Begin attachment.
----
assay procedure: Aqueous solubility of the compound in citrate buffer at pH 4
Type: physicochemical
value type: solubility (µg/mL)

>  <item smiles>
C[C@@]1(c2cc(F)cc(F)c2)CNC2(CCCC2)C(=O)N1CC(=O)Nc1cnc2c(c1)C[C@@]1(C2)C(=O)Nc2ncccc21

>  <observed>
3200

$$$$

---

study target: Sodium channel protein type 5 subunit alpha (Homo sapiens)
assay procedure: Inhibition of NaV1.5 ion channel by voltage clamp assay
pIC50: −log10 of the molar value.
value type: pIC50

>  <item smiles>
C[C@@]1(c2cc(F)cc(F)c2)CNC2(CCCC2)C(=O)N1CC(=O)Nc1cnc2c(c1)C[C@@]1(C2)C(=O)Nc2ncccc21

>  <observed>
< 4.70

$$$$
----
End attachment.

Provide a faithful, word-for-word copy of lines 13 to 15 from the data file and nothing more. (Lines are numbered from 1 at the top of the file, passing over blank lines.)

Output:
value type: pIC50

>  <item smiles>
C[C@@]1(c2cc(F)cc(F)c2)CNC2(CCCC2)C(=O)N1CC(=O)Nc1cnc2c(c1)C[C@@]1(C2)C(=O)Nc2ncccc21